Chapter 7? Chapter 13? I Need a Fresh Start, But Which Option is Best for Me?

figure confusing arrowConsumers who are overwhelmed with debt have two options in Bankruptcy Court. The most popular option by far is Chapter 7, where the consumer’s debts are eliminated without a repayment plan. But Chapter 13 is also a powerful tool for adjusting your debts over a three-to-five year time frame. Which one is right for you?
The Means Test and the Consequences
A good starting point is the “Means Test.” This is part of the so-called “bankruptcy reform” laws Congress passed in late 2005. There is a lot to the means test, but for a simple illustration purposes the consumer’s gross income for the past six (6) months must be calculated. Once this number is known, you pretend that the six-month average is in fact an “annual” income amount. The annual income is compared to the “median income” for the State in which the consumer lives. For a table of median income amounts, click here.
If your current monthly income is less than the median, then you will normally sail right through Chapter 7. No presumption of abuse will usually arise under these circumstances. If your income is above the median, then you will have to perform the means test calculations to see if you “pass” the means test. Passing in this context means that the amount of money left over after taxes, benefits and other payroll deductions are considered, and then the daily expenses of life are considered, there is either a negative or a negligible amount of money is left over. Again, let me emphasize, there is a lot more to the means test than this simple illustration. Some income is not really income, some things you may not realize as income are actually income, and you can’t just pick your own expenses to consume your income. An attorney’s guidance is needed to complete the means test.
But assuming that after the means test you have a meaningful amount of money left over, the only option is to file a Chapter 13. This is a court-protected plan of debt re-organization. The consumer’s wages are garnished at work, if they are employed. If they are not a wage earner, arrangements are made for the consumer to mail or electronically transfer in the payments to the Chapter 13 Trustee. The Chapter 13 Trustee then pays off the various creditors over a period of time. The time length is normally 36 months if the consumer is below the median income, or 60 months if the consumer is above the median income.
The United States Trustee and Some Other Considerations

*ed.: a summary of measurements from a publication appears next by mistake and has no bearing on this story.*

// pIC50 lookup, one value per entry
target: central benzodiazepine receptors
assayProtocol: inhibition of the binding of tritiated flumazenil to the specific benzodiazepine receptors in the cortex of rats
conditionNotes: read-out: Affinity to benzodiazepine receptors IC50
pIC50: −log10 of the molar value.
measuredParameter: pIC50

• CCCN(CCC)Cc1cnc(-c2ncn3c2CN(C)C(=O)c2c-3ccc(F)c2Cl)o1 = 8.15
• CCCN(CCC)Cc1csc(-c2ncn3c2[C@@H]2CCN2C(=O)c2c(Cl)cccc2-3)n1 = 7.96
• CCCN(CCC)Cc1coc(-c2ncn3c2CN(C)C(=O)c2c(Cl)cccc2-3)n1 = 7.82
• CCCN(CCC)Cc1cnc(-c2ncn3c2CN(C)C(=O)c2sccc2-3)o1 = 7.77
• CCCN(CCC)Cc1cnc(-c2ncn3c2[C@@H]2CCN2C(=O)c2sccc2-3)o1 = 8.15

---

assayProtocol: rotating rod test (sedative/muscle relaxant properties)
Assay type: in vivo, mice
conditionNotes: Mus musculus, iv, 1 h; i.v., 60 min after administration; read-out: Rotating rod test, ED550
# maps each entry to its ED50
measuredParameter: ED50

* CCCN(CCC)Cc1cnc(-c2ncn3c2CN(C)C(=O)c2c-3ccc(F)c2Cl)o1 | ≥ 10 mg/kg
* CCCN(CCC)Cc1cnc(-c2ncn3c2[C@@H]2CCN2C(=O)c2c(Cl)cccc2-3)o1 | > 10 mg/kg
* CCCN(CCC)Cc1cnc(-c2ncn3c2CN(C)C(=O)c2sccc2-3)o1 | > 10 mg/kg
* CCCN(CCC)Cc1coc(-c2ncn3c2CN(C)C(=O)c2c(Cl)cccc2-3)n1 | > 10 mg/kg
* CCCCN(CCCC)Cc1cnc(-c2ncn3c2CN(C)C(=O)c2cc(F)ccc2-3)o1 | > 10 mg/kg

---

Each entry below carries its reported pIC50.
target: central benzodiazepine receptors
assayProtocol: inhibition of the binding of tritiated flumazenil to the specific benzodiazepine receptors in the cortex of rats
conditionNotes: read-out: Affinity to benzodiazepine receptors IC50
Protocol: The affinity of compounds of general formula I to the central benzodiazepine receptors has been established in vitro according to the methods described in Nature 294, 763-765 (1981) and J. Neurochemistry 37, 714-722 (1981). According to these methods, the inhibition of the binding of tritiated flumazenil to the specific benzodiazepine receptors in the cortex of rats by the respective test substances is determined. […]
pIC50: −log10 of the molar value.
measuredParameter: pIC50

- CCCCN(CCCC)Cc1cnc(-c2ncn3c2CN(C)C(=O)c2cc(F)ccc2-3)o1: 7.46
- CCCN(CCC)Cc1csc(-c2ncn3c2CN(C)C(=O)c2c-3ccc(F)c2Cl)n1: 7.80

It is a cruel reality that just passing the means test is not an iron-clad guarantee that your Chapter 7 filing won’t be examined. There is a government agency, the United States Trustee, which looks over Chapter 7 means tests with a fine-toothed comb. Their job, among many other jobs they perform, is to try to find a way to force even those consumers who “pass” the means test into a Chapter 13. Again, an experienced bankruptcy attorney who has fought these battles can tell you about likely outcomes for your situation.
In general, Chapter 7 is the preferred option for consumers who have lots of dischargeable debt, like credit cards and medical bills, but no assets (or, they have assets, but they are exempt.) For an article about Ohio exemptions, click here.
If you have non-exempt assets, if your income is substantially above the median, if you own your own home and are in foreclosure due to missing mortgage payments, then these are typical issues best addressed in Chapter 13. Chapter 13 is also used by consumers with income tax problems.
This article is not designed to give you specific legal advice, but rather to give you a general idea about options available in bankruptcy court. To schedule your free consultation with me, call me at 216-642-8234. I will review your particular situation and give you my best recommendation based upon your circumstances.

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2 Responses to “Chapter 7? Chapter 13? I Need a Fresh Start, But Which Option is Best for Me?”

  1. Frank medved says:

    I am 78 yrs old, Traded my 2010 Toyota w 50000 miles on a 2015 jeep June 2015 didn’t get credit for it.
    I just realized it in nov 2015. Can I file bankruptcy just on this lease.

    • Blake Brewer says:

      Yes you can file bankruptcy on just one debt. I have to question why someone of that age would need protection in bankruptcy, but call me today at 216-642-8234 and we can schedule your free consultation today.

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